One of my Writing Resolutions for this year is to "Send 100 Queries". Here is how I plan to do it.
So the hard part is already completed: I've written my novel, I've created my query letter and I've researched dozens of literary agents to send both of these to.
The thing is that I've tried submitting for publication before but I've never been able to maintain a regular pace. My pattern has been to send out a few queries, rest on my laurels, and wait for the rejections to come rolling in. I don't send out a significant number of other queries until months pass.
The question, then, is why haven't I been sending out queries to literary agents and publishers at a scorching pace?
The answer: fear.
It takes an emotional toll to send out well-crafted and well-researched submissions only to have them returned (sometimes cruelly swiftly) with a form rejection or no response at all. The non-responses are arguably worse because they keep hope alive. If my pattern, as I've recently noticed, is to wait until most or all of my old queries are rejected before I send out new ones, then I am effectively handcuffing myself according to the whims of others.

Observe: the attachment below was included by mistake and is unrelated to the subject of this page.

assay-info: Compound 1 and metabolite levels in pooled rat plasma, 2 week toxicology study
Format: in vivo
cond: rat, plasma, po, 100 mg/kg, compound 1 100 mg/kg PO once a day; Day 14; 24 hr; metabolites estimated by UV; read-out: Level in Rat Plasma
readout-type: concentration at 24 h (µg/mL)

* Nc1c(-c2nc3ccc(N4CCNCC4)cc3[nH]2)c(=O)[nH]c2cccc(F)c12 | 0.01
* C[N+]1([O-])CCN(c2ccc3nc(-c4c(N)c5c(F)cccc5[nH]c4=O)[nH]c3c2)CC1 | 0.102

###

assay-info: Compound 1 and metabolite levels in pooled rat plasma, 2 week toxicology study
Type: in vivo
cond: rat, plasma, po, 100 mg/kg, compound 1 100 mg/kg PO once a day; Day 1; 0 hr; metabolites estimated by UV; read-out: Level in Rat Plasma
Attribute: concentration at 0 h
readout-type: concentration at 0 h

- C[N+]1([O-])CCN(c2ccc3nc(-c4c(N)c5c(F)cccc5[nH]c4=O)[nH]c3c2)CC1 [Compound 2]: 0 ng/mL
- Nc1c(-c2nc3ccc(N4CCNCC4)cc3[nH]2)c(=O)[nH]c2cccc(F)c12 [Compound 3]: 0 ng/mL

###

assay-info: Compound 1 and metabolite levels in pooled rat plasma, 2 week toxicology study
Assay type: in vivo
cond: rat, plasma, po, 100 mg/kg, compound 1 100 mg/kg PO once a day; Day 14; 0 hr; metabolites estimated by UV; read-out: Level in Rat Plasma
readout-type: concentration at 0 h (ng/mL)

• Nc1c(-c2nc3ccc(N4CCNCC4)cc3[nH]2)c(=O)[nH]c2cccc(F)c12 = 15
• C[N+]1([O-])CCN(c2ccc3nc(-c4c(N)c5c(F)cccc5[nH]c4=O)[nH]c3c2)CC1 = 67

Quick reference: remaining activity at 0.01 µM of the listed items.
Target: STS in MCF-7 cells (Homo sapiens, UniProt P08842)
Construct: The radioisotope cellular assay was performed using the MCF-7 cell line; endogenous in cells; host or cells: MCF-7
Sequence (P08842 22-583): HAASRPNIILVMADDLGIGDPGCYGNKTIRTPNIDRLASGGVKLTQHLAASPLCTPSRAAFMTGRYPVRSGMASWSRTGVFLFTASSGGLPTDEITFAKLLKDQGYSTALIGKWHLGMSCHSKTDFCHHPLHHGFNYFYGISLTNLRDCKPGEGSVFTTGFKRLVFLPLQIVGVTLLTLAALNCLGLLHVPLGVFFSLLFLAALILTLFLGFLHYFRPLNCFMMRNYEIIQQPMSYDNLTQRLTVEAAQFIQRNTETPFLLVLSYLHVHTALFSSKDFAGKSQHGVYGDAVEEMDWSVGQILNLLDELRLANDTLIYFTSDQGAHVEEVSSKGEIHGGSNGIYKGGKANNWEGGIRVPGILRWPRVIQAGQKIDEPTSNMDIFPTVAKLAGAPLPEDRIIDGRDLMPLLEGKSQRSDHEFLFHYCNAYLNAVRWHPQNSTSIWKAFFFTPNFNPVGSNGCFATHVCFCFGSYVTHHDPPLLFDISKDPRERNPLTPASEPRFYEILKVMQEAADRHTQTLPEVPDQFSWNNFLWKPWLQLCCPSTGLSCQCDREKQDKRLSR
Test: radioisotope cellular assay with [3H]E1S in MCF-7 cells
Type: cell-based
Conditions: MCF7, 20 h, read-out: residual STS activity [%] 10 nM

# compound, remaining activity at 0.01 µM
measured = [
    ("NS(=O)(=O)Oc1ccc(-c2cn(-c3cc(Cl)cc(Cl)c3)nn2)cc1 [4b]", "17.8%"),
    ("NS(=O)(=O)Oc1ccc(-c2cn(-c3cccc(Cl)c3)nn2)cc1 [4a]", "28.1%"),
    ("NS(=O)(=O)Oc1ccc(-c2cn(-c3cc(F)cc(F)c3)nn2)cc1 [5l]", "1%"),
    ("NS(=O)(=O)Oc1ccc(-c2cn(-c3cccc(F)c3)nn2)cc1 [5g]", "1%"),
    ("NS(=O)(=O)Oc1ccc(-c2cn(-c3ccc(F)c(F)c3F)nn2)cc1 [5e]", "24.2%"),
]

It's time for me to take charge.
That's why, this year, I have vowed to send out 100 query letters. Period. End of story.
If they all get returned with form rejections in two days, so be it. If none of them even get a response, oh well. In either case, I've tried. And what's more, I've given it a real sustained effort, not a haphazard Hail Mary shot.
Having a concrete goal has already made a difference. Without the practice of sitting down in front of the computer and saying 'maybe I'll send out five queries today' and not revisiting them for five months, I am less concerned with the results and more concerned with the part of the process I can control -- getting my work out there.
It's a cruel world. Rejections have already started to come in from the first nine queries I've submitted so far this year. But I will press on. Only 91 more to go.